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Scott Willis / WAER News

Leaders on Syracuse’s north side are concerned about the potential impact of the I-81 project on their neighborhoods.  Director of the Northside Urban Partnership Dominic Robinson stood outside the new One Group Center adjacent to Spencer Street and the freeway.

Maria Simmon / Rosamond Gifford zoo

Syracuse's Rosamond Gifford Zoo has two recent reasons to celebrate International Red Panda Day Saturday.  Two red panda cubs named Ravi and Amirya were born on June 27th to second-time mother Tabei. But the tiny cubs aren't on exhibit to zoo guests just yet. 

   In a release, officials say they're inside nest boxes under the careful watch of their mother.  They have opened their eyes and are mobile, but are still tiny and nursing.  Zookeepers have been conducting regular weight and wellness checks to monitor the cub's growth and health.  

Scott Willis / WAER News

  Most Central New Yorkers probably know Syracuse University opened its doors to World War II veterans under the GI Bill.  But what was the impact on campus and surrounding areas?  A new exhibit at SU explores how the influx of veterans transformed the area physically, academically, and socially.  University Archivist Meg Mason says a letter from a veteran posed a sincere question.

Scott Willis / WAER News

Many Central New Yorkers this weekend might pause and reflect on the events of 15 years ago when terrorists used airliners to kill nearly 3,000 people.  The 21-foot, 6-ton steel column from the World Trade Center in front of DeWitt town hall is a constant reminder of that horrific day in 2001.  The tragedy hits close to home for DeWitt Town Supervisor Ed Michalenko.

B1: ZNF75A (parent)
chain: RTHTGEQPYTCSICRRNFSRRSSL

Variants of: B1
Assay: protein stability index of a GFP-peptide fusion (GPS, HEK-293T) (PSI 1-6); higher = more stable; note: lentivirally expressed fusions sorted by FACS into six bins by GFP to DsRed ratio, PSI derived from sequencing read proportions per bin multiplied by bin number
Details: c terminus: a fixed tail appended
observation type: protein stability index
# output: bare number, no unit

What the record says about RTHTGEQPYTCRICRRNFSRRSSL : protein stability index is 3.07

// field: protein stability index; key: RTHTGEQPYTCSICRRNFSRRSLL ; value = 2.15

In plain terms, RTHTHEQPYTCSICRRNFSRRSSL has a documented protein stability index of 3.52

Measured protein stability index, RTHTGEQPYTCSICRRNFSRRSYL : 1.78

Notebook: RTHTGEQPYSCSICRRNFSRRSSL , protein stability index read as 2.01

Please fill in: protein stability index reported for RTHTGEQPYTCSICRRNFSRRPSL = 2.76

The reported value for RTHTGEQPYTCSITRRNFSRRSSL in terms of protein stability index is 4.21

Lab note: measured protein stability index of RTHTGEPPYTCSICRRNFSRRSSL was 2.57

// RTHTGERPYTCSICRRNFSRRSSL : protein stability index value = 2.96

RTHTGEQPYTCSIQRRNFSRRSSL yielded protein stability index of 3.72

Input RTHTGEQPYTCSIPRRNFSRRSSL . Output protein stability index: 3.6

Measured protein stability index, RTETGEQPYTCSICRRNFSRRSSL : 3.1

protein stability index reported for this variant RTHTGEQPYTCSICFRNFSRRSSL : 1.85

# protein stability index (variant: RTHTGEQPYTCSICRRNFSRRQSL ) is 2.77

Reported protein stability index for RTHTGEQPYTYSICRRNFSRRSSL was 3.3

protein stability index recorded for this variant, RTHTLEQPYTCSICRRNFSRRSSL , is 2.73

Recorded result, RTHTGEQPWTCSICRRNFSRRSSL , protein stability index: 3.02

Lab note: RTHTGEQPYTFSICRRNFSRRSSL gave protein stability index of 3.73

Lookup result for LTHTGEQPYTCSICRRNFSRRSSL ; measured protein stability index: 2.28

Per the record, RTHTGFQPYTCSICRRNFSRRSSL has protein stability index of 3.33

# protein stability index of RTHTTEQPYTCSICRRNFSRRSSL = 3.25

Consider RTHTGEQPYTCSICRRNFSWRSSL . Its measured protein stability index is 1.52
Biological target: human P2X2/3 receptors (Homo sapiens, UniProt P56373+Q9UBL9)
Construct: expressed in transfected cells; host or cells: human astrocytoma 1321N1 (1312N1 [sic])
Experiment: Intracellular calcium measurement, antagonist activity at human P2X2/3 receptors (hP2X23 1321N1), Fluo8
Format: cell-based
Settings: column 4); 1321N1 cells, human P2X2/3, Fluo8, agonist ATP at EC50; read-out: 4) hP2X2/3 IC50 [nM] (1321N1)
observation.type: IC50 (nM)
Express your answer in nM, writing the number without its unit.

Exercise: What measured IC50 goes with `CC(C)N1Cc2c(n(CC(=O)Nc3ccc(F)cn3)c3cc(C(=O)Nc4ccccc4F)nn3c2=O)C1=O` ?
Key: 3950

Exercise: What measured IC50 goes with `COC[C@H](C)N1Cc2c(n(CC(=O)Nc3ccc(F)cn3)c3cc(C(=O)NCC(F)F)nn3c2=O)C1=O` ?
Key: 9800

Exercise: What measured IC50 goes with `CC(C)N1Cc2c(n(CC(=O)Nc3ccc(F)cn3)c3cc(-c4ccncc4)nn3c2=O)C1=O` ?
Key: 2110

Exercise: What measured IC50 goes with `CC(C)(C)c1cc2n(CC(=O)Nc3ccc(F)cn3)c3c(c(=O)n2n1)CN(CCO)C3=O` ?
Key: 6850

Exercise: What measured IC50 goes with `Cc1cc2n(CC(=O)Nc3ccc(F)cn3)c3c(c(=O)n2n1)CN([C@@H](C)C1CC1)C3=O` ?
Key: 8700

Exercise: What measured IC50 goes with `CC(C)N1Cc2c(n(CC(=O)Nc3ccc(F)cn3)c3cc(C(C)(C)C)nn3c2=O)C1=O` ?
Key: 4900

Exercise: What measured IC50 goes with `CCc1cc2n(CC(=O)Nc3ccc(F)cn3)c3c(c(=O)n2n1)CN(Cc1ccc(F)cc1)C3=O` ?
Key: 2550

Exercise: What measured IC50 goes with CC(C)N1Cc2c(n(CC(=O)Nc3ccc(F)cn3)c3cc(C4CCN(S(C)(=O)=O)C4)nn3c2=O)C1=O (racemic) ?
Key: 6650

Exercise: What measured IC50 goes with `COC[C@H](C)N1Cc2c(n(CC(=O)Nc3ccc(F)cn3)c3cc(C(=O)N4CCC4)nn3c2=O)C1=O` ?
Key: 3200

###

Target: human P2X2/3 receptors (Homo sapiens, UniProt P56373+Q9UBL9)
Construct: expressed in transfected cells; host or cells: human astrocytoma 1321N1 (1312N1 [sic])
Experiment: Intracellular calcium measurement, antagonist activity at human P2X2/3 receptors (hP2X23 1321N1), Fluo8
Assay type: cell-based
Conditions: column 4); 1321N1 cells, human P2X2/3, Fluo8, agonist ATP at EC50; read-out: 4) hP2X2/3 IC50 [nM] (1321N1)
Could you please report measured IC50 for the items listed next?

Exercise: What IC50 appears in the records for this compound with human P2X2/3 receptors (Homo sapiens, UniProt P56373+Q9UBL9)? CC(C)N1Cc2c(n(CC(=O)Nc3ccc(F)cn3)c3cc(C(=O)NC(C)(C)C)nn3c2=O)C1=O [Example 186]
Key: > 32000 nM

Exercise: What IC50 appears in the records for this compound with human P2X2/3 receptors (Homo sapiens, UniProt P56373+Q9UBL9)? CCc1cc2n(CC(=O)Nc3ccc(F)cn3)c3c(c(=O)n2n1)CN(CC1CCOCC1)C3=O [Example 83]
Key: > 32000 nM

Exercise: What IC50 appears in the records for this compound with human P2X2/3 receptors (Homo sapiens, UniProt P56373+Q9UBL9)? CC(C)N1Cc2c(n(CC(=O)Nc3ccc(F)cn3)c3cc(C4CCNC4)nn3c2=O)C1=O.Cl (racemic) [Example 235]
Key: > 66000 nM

John Smith/WAER News

This morning, workers celebrated Labor Day by marching in a parade at the New York State Fair. Local Postal Workers Union President Mike Landry (Lan- Dree) said it’s important to march for labor movements.

“The one percent or corporate America is always trying to take away from the middle class.  They’re making 400 times what the average worker is.  It’s just about bringing some equality back.”

John Smith/WAER News

As the state fair enters its final day, some food vendors seem to indicate they might be counting a little less cash.  They say the reconfiguration of the Midway, after the removal of the race track and Grandstand, has resulted in a drop in business.  Monica Bova runs Alivero’s food stand, which was previously run by her late father for most of the past 18 years.  She says Kiddieland used to be nearby, which generated traffic.

Scott Willis / WAER News

  Perhaps one of the most noticeable changes to the state fairgrounds is in the midway after $50 million in upgrades.  The removal of the grandstand and race track opened up a more uniform space for the rides and games.  WAER News caught up with the man in charge of the midway…and a few fairgoers for some feedback.  

Sure, there are some strange shows and scary rides on the midway, but owner and CEO of Wade Shows Frank Zaitshik says that’s not the case with the new layout.

John Smith/WAER News

  Every year people honor or remember loved ones during Armed Forces Day at the New York State Fair.  Bricks inscribed with the names of service members, both living and deceased, are on display at the Veteran’s Memorial in front of the Horticulture Building.  Scott Zirbel came from Auburn to honor his father Lloyd Zirbel who served as a Military Police Officer during World War Two.

Judith Bello's facebook page

A Rochester-based activist and political analyst just back from a fact-finding mission to Syria will stop by Syracuse Tuesday evening to share observations from her week-long visit.  Judith Bello suggests all aspects of Syrian life seem to be struggling five years into the civil war.  This was her second visit to Syria in about two years.  She says one recurring theme despite the unrest is that Syria has historically been a religiously tolerant country, with different sects living in harmony.  Bello has seen it on the streets…

Geani Sanabria/WAER News

The cows responsible for helping to produce Milk, cheese, yogurt and ice cream are the stars on the 40th Anniversary of Dairy Day at the New York State Fair.  Agriculture Commissioner Richard Ball says the Fair showcases the importance of the industry and how it touches the world.

“It’s obvious at the Fair.  You look at the butter sculpture, you can walk through the barns see the cows, go to the birthing tent.  You come face to face with agriculture.”

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